It was by a "permanent revolution" that the Chinese people would be able to arrest the growth of the aforementioned problems, such as inequality (which is becoming increasingly apparent), elitism and growing "Western" involvement in the Chinese economy (which some view as a rebirth of the old, hated imperialism that Mao is credited with having destroyed). It is likely that there remains a significant percentage of Chinese who are concerned with these issues. However, even among those who might be sympathetic to the Maoist Left, few would probably support Mao's version of a "permanent revolution" and many would find Mao's visions of a leap into communism to be a dangerously romantic idea about social evolution. This is to the advantage of the pragmatic modernists, who recognize that their opposition to the "chaos" of Mao's Great Proletarian Cultural Revolution (the epitome of the permanent revolution) is shared by the vast majority of the Chinese population, who would much prefer "pulling the cart without watching the road" to taking another giant leap into some unknown revolutionary ditch.

In identifying this weakness in the Maoist Left, the pragmatic modernists have been able to forge a ruling coalition of forces within the CPC, including the leadership of the People's Liberation Army and the intelligentsia (many of whose members had been targeted during the Cultural Revolution). The pragmatic modernists have made deft use of this opposition to the Maoist Left strategy of political disruption to push their own agenda, which is based upon the proposition that the foundation for socialism is not "class struggle" but the role of the vanguard party in "modernizing" China, where "modernizing" means adopting the technology deployed in the "advanced capitalist" nations of the West. By focusing on Zhou enlai's "four modernizations," the pragmatists have articulated a vision of where they are leading the country, albeit one without a direct connection to communist social relationships. The connection is, nevertheless, implicit. A modern, technologically advanced society (the Emerald City?) led by the CPC would, in the end, produce the much waited for transition to a communist society. This logic is, after all, consistent with Marx's arguments that the social relations of production would necessarily need to be consistent/compatible with the forces of production (technology). Marx ultimately provided the theoretical foundation for modernist Marxism just as surely as he provided the foundation for Mao's "class struggle" conception of Marxism.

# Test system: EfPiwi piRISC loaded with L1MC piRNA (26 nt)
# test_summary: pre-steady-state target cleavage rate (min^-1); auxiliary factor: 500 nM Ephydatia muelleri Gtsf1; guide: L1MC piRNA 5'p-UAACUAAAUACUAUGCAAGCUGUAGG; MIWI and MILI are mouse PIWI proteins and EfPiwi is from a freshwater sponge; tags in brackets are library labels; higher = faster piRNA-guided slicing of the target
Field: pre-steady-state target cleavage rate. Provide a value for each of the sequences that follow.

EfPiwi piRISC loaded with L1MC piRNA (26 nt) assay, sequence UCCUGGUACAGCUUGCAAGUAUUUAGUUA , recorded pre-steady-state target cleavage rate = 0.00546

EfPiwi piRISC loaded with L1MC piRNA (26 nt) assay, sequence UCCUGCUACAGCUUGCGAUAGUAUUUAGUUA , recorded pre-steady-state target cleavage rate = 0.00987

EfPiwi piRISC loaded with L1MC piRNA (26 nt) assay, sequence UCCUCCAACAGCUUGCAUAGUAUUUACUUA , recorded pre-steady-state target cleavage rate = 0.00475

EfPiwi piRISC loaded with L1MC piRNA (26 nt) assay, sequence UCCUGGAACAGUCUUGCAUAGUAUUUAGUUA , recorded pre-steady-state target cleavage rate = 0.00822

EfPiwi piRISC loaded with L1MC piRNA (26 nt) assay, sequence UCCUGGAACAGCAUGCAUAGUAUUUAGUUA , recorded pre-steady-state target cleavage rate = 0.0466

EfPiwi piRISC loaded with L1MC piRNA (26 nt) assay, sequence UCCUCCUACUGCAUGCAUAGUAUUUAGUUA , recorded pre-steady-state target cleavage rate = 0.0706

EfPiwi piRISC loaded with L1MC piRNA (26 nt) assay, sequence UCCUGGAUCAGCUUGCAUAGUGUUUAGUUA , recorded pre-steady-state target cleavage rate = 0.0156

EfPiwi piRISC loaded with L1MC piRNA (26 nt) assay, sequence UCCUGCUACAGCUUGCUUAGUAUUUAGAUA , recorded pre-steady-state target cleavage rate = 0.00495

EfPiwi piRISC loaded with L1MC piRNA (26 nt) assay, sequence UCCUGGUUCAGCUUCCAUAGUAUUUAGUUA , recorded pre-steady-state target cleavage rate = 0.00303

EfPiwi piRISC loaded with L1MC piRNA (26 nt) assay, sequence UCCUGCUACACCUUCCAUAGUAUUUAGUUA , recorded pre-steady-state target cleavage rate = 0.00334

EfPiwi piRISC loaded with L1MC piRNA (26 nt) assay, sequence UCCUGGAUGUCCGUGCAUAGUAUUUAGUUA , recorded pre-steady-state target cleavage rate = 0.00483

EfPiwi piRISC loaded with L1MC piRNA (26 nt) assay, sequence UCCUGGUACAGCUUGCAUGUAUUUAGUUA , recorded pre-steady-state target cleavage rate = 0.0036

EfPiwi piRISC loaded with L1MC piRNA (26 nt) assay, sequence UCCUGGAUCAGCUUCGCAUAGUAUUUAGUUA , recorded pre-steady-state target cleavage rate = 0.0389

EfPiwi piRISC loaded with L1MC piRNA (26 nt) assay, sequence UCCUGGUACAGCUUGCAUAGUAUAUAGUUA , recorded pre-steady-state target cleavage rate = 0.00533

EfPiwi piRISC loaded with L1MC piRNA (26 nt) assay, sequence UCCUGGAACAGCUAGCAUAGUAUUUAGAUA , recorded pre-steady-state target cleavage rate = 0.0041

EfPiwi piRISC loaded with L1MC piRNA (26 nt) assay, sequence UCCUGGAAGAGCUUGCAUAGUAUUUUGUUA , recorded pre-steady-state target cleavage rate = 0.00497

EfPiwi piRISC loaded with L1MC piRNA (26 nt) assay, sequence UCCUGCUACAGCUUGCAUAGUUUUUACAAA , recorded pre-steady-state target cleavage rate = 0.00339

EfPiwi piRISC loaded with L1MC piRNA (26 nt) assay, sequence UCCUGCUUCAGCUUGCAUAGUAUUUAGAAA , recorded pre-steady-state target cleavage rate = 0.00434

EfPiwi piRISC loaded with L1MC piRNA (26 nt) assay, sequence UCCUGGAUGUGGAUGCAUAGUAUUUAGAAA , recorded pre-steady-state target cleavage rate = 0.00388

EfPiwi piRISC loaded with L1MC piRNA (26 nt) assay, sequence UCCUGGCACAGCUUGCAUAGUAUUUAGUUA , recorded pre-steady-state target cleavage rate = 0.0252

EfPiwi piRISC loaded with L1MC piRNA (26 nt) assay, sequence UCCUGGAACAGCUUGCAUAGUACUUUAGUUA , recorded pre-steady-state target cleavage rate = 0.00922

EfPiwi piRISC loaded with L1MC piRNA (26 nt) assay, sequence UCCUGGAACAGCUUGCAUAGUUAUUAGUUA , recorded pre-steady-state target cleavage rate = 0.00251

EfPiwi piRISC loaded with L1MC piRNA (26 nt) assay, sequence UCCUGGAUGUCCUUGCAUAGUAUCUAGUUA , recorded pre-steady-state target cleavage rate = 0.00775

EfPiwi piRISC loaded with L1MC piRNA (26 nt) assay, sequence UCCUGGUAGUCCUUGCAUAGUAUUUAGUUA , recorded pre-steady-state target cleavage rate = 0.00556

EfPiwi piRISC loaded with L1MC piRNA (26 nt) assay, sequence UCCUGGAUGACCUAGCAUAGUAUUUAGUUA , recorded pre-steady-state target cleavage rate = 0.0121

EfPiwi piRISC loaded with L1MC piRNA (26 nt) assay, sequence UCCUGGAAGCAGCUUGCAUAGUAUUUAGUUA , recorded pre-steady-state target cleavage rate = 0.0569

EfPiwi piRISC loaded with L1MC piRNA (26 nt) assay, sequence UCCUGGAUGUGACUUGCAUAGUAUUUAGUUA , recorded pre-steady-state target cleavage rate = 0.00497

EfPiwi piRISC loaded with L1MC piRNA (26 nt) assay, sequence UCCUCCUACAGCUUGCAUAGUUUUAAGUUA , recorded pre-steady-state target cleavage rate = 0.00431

If one agrees with the modernist Marxist view of a technologically determined teleology, then the pragmatic modernists might be better described as pragmatic socialists, since their policy actions, by advancing the "modernization" of China, are creating the conditions that make the attainment of communism (at some unspecified date in the future) possible. In other words, since the current leadership believes that communism can never be attained if China remains technologically backwards, then their efforts to improve technology is "revolutionary." The modernist Marxism of the current ruling clique within the CPC is then pursuing its own version of a permanent revolution. The "permanent revolution" of the pragmatic modernists is reflected in the new computers, highways, airports, glass towers, cell phones, and relatively sophisticated machinery deployed in the joint venture factories.